Rideing Wave on a Bodyboard

Surf­ing is a sur­face water sport in which the wave rid­er, referred to as a surfer, rides on the for­ward or deep face of a mov­ing wave, which is usu­al­ly car­ry­ing the surfer towards the shore. Waves suit­able for surf­ing are pri­mar­i­ly found in the ocean, but can also be found in lakes or in rivers in the form of a stand­ing wave or tidal bore. How­ev­er, surfers can also uti­lize arti­fi­cial waves such as those from boat wakes and the waves cre­at­ed in arti­fi­cial wave pools.
The term surf­ing refers to the act of rid­ing a wave, regard­less of whether the wave is rid­den with a board or with­out a board, and regard­less of the stance used. The native peo­ples of the Pacif­ic, for instance, surfed waves on ala­ia, paipo, and oth­er such craft, and did so on their bel­ly and knees. The mod­ern-day def­i­n­i­tion of surf­ing, how­ev­er, most often refers to a surfer rid­ing a wave stand­ing up on a surf­board; this is also referred to as stand-up surf­ing.

Anoth­er promi­nent form of surf­ing is body board­ing, when a surfer rides a wave on a body­board, either lying on their bel­ly, drop knee, or some­times even stand­ing up on a body board. Oth­er types of surf­ing include knee board­ing, surf mat­ting (rid­ing inflat­able mats), and using foils. Body surf­ing, where the wave is surfed with­out a board, using the surfer’s own body to catch and ride the wave, is very com­mon and is con­sid­ered by some to be the purest form of surf­ing.

Three major sub­di­vi­sions with­in stand­ing-up surf­ing are long board­ing and short board­ing and these two have sev­er­al major dif­fer­ences, includ­ing the board design and length, the rid­ing style, and the kind of wave that is rid­den.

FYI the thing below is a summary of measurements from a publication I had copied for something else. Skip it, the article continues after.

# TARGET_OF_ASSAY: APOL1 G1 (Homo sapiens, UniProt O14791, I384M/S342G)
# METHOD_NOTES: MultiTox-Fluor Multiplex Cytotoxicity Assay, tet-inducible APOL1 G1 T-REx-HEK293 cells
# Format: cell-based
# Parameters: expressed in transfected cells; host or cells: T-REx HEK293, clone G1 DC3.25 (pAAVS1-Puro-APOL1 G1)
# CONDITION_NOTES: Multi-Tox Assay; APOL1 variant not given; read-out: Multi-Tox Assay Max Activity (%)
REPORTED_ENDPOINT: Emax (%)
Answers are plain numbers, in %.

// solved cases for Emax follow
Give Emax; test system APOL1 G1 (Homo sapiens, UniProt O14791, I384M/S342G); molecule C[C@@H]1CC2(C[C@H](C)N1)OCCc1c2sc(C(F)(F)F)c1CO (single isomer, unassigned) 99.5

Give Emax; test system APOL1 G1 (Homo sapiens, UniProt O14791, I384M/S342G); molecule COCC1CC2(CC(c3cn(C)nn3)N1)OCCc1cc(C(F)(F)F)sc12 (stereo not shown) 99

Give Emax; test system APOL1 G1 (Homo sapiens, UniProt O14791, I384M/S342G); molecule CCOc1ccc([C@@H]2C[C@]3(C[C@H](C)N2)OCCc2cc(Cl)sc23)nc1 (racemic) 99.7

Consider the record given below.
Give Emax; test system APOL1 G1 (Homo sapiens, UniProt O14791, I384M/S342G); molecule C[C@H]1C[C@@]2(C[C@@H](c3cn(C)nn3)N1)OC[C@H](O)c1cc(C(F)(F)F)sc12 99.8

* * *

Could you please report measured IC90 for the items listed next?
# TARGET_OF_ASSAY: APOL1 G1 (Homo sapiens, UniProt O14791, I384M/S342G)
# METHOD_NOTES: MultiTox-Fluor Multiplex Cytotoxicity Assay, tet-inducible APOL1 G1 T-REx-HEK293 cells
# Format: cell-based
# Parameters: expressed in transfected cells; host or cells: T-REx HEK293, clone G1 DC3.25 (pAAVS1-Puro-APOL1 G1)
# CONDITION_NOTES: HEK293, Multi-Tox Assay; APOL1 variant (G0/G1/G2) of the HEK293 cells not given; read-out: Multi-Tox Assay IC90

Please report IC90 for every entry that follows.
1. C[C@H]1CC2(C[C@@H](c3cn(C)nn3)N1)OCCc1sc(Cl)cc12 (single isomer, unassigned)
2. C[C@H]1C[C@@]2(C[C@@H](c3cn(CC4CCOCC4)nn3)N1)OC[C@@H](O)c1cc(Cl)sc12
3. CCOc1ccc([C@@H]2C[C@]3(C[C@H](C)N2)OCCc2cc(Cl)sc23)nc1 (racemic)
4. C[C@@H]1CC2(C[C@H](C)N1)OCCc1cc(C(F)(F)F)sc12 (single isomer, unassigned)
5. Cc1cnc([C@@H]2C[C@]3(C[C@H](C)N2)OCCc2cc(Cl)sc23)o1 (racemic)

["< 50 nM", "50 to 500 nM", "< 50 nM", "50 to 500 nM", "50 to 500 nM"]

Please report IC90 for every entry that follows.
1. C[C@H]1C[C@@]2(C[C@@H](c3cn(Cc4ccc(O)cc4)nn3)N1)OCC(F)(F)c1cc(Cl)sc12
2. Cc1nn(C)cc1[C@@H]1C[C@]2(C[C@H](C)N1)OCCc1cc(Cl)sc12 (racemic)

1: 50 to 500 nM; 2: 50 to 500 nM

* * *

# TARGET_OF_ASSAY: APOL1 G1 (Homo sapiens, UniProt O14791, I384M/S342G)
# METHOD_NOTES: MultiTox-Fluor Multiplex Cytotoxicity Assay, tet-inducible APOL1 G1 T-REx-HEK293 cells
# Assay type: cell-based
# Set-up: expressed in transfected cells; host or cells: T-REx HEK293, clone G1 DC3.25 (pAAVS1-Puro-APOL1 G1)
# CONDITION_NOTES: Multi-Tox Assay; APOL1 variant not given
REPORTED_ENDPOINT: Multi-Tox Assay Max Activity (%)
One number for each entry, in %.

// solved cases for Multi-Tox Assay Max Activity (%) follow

In tow-in surf­ing (most often, but not exclu­sive­ly, asso­ci­at­ed with big wave surf­ing), a motor­ized water vehi­cle, such as a per­son­al water­craft, tows the surfer into the wave front, help­ing the surfer match a large wave’s speed, which is gen­er­al­ly a high­er speed than a self-pro­pelled surfer can pro­duce. Surf­ing-relat­ed sports such as pad­dle board­ing and sea kayak­ing do not require waves, and oth­er deriv­a­tive sports such as kite surf­ing and wind­surf­ing rely pri­mar­i­ly on wind for pow­er, yet all of these plat­forms may also be used to ride waves. pexels-photo-25496

Recent­ly with the use of V-dri­ve boats, Wakesurf­ing, in which one surfs on the wake of a boat, has emerged. The Guin­ness Book of World Records rec­og­nized a 78 feet (23.8 m) wave ride by Gar­rett McNa­ma­ra at Nazaré, Por­tu­gal as the largest wave ever surfed, although this remains an issue of much con­tention amongst many surfers, giv­en the dif­fi­cul­ty of mea­sur­ing a con­stant­ly chang­ing mound of water.
Ref­er­ences to surf rid­ing on planks and sin­gle canoe hulls are also ver­i­fied for pre-con­tact Samoa, where surf­ing was called fa’ase’e or se’egalu, and Ton­ga, far pre-dat­ing the prac­tice of surf­ing by Hawai­ians and east­ern Poly­ne­sians by over a thou­sand years.

In July 1885, three teenage Hawai­ian princes took a break from their board­ing school, St. Mathew’s Hall in San Mateo, and came to cool off in San­ta Cruz, Cal­i­for­nia. There, David Kawananakoa, Edward Keli­ia­honui and Jon­ah Kuhio Kalaniana’ole surfed the mouth of the San Loren­zo Riv­er on cus­tom-shaped red­wood boards, accord­ing to surf his­to­ri­ans Kim Ston­er and Geoff Dunn.

In 1907, the eclec­tic inter­ests of the land baron Hen­ry E. Hunt­ing­ton brought the ancient art of surf­ing to the Cal­i­for­nia coast. While on vaca­tion, Hunt­ing­ton had seen Hawai­ian boys surf­ing the island waves. Look­ing for a way to entice vis­i­tors to the area of Redon­do Beach, where he had heav­i­ly invest­ed in real estate, he hired a young Hawai­ian to ride surf­boards. George Freeth decid­ed to revive the art of surf­ing, but had lit­tle suc­cess with the huge 16-foot hard­wood boards that were pop­u­lar at that time. When he cut them in half to make them more man­age­able, he cre­at­ed the orig­i­nal “Long board”, which made him the talk of the islands. To the delight of vis­i­tors, Freeth exhib­it­ed his surf­ing skills twice a day in front of the Hotel Redon­do.


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